Fiesta Restaurant Group announced Monday that it will be acquired by a private equity firm in an all cash transaction. 

The Wall Street Journal reported that the company was being sold for $225 million. 

The chicken chain will be under Authentic Restaurant Brands, a platform that features casual-dining concepts Primanti Bros., P.J. Whelihan’s, and Mambo Seafood. The group is a portfolio company of private equity firm Garnett Station Partners, which also has investments in Firebirds Wood Fired Grill, Checkers and Rally’s, and Burger King franchisee Carrols Restaurant Group. 

When the transaction closes, Fiesta will independently operate Pollo Tropical as a privately held company. Headquarters will remain in Miami and so will brand leadership. 

“We have been fans of Fiesta and their Pollo Tropical restaurants for some time,” Alex Macedo, chairman of Authentic Restaurant Brands, said in a statement. “Pollo Tropical restaurants are a mainstay on the dining scene throughout Florida, and we are confident that ARB is a perfect partner to harness the power of the brand for the future.”

As of July 2, Pollo Tropical had 134 corporate stores in the U.S. and 28 franchised restaurants in the U.S., Puerto Rico, Panama, Guyana, and the Bahamas. The chain’s same-store sales grew 9.6 percent in the second quarter year-over-year, fueled by a 3.6 percent lift in transactions and a 6 percent net impact from product mix and pricing. Drive-thru mixed 52 percent in Q2, followed by counter sales (32 percent), delivery (12 percent), online (3 percent), and catering (1 percent). 

Restaurant-level operating profit margin was 19.3 percent thanks to same-store sales growth and margin improvement actions. Pollo Tropical also swung a net income of $3.9 million, primarily because of higher restaurant sales, timing in advertising expense, and higher restaurant-level operating profit. Pollo Tropical took a 5 percent menu price increase in March. That was preceded by a 4 percent jump in September 2022, a 1.4 percent rise in June 2022, and a 5 percent lift in March 2022.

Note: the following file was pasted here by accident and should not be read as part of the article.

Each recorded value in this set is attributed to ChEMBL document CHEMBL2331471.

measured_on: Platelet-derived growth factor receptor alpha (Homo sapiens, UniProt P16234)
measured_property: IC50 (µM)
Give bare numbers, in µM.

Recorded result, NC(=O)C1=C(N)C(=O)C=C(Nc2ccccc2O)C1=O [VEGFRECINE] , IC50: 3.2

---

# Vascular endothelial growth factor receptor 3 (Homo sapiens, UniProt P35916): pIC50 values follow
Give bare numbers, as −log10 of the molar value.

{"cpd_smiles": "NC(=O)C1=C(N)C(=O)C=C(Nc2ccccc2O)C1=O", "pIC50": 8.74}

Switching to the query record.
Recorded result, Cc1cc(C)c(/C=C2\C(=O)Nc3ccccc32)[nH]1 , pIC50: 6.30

In terms of development, the chain is undergoing a remodel program that’s “generating a consistent sales lift,” the company said. Forty refreshes and remodels were completed by the end of Q2. 

The company said drive-thru speed of service times improved 15 percent in Q1 compared to 2022. Additionally, guest satisfaction—as measured by net promoter scores—grew 19 percent in Q1 versus last year. Monthly scores in March and April were the highest since 2021. Some of that is linked to better staffing levels. Hourly turnover in Q1 reached its lowest level since before 2019 and management turnover was well below 2022. 

The move comes a little more than two years after Fiesta sold Taco Cabana to Yadav Enterprises for $85 million. At the time, the company said the move would allow it to focus more on accelerating Pollo Tropical’s growth. But the brand has fewer restaurants systemwide than it did in July 2021 when the transaction was announced. 

Former CEO Richard Stockinger stepped down at the end of 2022 and was replaced by CFO Dirk Montgomery on an interim basis. Montgomery’s title was made permanent in April

“The transaction validates the actions we have taken to position Pollo Tropical in our markets, enhance the guest experience and improve performance across our footprint,” Montgomery said in a statement. “With this transaction, Fiesta will be better positioned financially and operationally to advance our mission of providing great food and hospitality to our guests.”

Fast Casual, Finance, Story, Pollo Tropical